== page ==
About five years ago, Christian Tseng took over the running of a property — Amala Villas Ubud — as a tribute to his mother’s legacy. The late Tseng Ee-Cheng, founder of luxury travel agency Amala Destinations, built the villa and he felt compelled to keep the property going.

At the time a student at Nanyang Technological University doing a masters in film studies, he had planned to juggle classwork with his property management duties. “As my travels back and forth became more frequent, I decided I wanted to do something for myself,” says Tseng, who is the director of The Amala Collective. “Since I have always been interested in cocktails and bars, I decided to start a cocktail bar close to the villa.”

Together with a husband and wife team based in Bangkok—Anupas Premanuwat, who founded Ku bar and his wife Elaine Sun, who started wine bar Kang Kao—they co-founded Kawi Ubud, which focusses on fresh ingredients grown in the villa’s garden or sourced from farmers. Much of the harvest is used to create their own infusions, bitters and tinctures for their cocktails.

The wrench in the plan

Covid-19 scuppered the team’s plans to launch in April 2020, but instead of throwing in the towel and moving back to Singapore, Tseng decided to keep the holiday villa going. “Even though everything was unpredictable and impossible to plan, what was most important was the well-being of the staff and the upkeep of the property,” he says.

The nine staff were tasked to maintain the buildings and the grounds, and the focus was on training the team to provide everyone with new skills in preparation for when travellers could return to the
island. In the meantime, whenever travel restrictions eased, and he was allowed to fly back to Bali, Tseng would hold reservations-only sessions at Kawi Ubud.

Since March, as Bali has gradually relaxed its entry restrictions, an increasing number of foreign travellers are returning. However, instead of focussing solely on the tourist market, Tseng says he intends to future-proof his business by coming up with programmes that will appeal to local travellers, too.

“What I realised during the pandemic is that we had neglected the domestic market and suffered because of that. So, in conjunction with the foreseeable influx of foreign guests, I would like to introduce collaborations with local groups and communities that would interest Indonesians as well,” he says.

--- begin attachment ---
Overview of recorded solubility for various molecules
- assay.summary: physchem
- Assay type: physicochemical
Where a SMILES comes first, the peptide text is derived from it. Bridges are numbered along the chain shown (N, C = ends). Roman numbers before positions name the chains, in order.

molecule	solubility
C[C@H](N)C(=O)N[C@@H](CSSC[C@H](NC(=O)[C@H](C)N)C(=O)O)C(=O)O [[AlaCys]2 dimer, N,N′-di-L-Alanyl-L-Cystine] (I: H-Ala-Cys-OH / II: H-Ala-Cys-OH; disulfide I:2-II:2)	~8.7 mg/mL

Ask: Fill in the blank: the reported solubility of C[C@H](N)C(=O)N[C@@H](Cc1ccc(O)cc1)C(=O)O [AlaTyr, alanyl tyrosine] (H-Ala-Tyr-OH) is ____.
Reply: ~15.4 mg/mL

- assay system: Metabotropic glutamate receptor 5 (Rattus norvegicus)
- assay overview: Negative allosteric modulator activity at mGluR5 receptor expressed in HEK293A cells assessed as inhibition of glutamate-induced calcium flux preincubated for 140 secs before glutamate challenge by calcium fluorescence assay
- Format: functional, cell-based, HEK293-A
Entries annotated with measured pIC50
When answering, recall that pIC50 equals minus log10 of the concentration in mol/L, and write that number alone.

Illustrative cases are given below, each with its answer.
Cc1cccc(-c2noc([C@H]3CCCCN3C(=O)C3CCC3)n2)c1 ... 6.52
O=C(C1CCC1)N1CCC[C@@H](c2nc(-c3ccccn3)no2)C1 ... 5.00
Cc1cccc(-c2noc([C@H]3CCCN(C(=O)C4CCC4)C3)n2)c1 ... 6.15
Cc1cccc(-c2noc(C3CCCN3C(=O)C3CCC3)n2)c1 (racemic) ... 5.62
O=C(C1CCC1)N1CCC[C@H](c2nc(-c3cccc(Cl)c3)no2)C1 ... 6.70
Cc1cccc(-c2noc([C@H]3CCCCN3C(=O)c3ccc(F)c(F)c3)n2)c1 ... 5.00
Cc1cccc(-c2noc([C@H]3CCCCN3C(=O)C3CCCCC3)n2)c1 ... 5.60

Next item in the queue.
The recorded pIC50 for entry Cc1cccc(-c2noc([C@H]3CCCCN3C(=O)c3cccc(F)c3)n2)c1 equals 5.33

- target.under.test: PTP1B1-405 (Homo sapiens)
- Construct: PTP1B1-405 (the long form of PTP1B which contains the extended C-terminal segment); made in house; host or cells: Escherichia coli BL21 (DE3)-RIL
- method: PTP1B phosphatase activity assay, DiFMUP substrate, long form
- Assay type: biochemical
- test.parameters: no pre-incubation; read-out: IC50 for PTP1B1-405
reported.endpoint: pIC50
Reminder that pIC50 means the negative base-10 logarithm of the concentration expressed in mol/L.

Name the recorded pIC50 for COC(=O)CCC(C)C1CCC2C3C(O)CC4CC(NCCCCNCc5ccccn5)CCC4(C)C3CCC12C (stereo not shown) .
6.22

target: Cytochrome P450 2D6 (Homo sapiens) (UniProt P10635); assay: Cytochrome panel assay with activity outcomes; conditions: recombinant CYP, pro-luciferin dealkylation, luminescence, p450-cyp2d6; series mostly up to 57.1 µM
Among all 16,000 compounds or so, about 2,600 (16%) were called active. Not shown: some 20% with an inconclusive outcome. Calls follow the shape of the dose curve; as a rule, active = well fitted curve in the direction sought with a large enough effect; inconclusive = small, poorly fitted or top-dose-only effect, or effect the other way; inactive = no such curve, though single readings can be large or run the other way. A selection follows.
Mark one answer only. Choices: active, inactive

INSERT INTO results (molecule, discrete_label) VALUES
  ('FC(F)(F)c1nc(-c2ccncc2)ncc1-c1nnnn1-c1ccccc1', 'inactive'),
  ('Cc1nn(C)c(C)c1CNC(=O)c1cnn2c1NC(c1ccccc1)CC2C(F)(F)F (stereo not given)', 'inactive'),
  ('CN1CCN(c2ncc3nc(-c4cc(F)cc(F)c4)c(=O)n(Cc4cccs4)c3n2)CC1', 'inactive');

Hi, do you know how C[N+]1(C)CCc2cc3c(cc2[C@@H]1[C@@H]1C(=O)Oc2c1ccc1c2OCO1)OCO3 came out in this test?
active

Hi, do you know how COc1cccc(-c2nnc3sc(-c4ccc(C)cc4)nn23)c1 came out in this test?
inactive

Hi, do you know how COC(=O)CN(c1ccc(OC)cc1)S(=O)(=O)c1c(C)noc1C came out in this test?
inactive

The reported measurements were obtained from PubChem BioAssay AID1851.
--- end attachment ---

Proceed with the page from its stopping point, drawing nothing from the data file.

This is one of the reasons why he has gone to great lengths to cultivate a garden on the villa grounds to ensure access to a bounty of local flowers, herbs and botanicals for Kawi Ubud’s cocktail menu. He says, “It is a bar in Bali and for Bali, and I hope it can be something anyone associated with Bali can be proud of.”

Delicious initiatives

Also ongoing is a series of pop-up dining sessions with Anand Pereira of popular private dining kitchen Katong Diner, which will run till June. Pereira, also the managing director of Amala Destinations, will be handling travel itineraries while he is based in Ubud, and will incorporate ingredients from local producers such as dairy, cheese and meats into his menus.

After Pereira’s stint, there are plans to invite other chefs from the island to host such dinners. In addition, there will also be private dining plus bed and breakfast packages at the villa, for those who might want to enjoy an idyllic night in the Balinese countryside.

“To build a brand, I have to get our name out there, and I think it is easier to sell drinks and food compared to room stays. With F&B, we hope to attract people to come here and check out the place for themselves, and maybe stay here on their next trip.”

(Related: Why Ho Renyung’s favourite trip is an inwards retreat)